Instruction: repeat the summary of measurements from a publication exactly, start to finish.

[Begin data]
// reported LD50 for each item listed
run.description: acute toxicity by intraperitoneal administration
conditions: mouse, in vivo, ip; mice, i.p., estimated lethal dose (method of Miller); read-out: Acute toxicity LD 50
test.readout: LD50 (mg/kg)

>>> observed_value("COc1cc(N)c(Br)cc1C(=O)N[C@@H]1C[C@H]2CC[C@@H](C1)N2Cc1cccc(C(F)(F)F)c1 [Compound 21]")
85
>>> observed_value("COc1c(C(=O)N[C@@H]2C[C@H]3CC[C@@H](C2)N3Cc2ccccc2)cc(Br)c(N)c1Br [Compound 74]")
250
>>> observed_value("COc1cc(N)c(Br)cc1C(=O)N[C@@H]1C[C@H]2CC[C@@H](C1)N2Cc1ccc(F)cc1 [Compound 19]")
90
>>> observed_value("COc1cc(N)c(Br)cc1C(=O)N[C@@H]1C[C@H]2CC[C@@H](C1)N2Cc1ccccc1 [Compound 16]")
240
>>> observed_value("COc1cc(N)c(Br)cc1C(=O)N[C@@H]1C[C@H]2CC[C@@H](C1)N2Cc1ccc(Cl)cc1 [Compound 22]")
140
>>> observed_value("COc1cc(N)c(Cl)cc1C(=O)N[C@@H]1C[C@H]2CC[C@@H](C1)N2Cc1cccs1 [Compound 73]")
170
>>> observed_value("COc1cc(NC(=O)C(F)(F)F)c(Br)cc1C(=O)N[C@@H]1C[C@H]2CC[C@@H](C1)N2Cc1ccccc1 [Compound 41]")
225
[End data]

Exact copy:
// reported LD50 for each item listed
run.description: acute toxicity by intraperitoneal administration
conditions: mouse, in vivo, ip; mice, i.p., estimated lethal dose (method of Miller); read-out: Acute toxicity LD 50
test.readout: LD50 (mg/kg)

>>> observed_value("COc1cc(N)c(Br)cc1C(=O)N[C@@H]1C[C@H]2CC[C@@H](C1)N2Cc1cccc(C(F)(F)F)c1 [Compound 21]")
85
>>> observed_value("COc1c(C(=O)N[C@@H]2C[C@H]3CC[C@@H](C2)N3Cc2ccccc2)cc(Br)c(N)c1Br [Compound 74]")
250
>>> observed_value("COc1cc(N)c(Br)cc1C(=O)N[C@@H]1C[C@H]2CC[C@@H](C1)N2Cc1ccc(F)cc1 [Compound 19]")
90
>>> observed_value("COc1cc(N)c(Br)cc1C(=O)N[C@@H]1C[C@H]2CC[C@@H](C1)N2Cc1ccccc1 [Compound 16]")
240
>>> observed_value("COc1cc(N)c(Br)cc1C(=O)N[C@@H]1C[C@H]2CC[C@@H](C1)N2Cc1ccc(Cl)cc1 [Compound 22]")
140
>>> observed_value("COc1cc(N)c(Cl)cc1C(=O)N[C@@H]1C[C@H]2CC[C@@H](C1)N2Cc1cccs1 [Compound 73]")
170
>>> observed_value("COc1cc(NC(=O)C(F)(F)F)c(Br)cc1C(=O)N[C@@H]1C[C@H]2CC[C@@H](C1)N2Cc1ccccc1 [Compound 41]")
225